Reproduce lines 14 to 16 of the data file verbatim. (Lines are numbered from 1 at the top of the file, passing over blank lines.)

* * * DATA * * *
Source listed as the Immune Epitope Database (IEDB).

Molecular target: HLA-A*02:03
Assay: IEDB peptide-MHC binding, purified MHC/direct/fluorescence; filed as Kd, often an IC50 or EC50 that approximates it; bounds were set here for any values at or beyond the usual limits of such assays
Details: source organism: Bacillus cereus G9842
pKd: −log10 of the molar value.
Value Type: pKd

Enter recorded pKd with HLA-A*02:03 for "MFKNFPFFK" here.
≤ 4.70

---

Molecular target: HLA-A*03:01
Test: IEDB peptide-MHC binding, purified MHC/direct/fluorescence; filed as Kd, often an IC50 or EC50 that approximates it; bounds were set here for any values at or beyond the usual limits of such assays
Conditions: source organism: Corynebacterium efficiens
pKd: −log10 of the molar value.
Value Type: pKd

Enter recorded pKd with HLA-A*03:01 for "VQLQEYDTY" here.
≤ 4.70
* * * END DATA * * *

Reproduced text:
Value Type: pKd

Enter recorded pKd with HLA-A*03:01 for "VQLQEYDTY" here.
≤ 4.70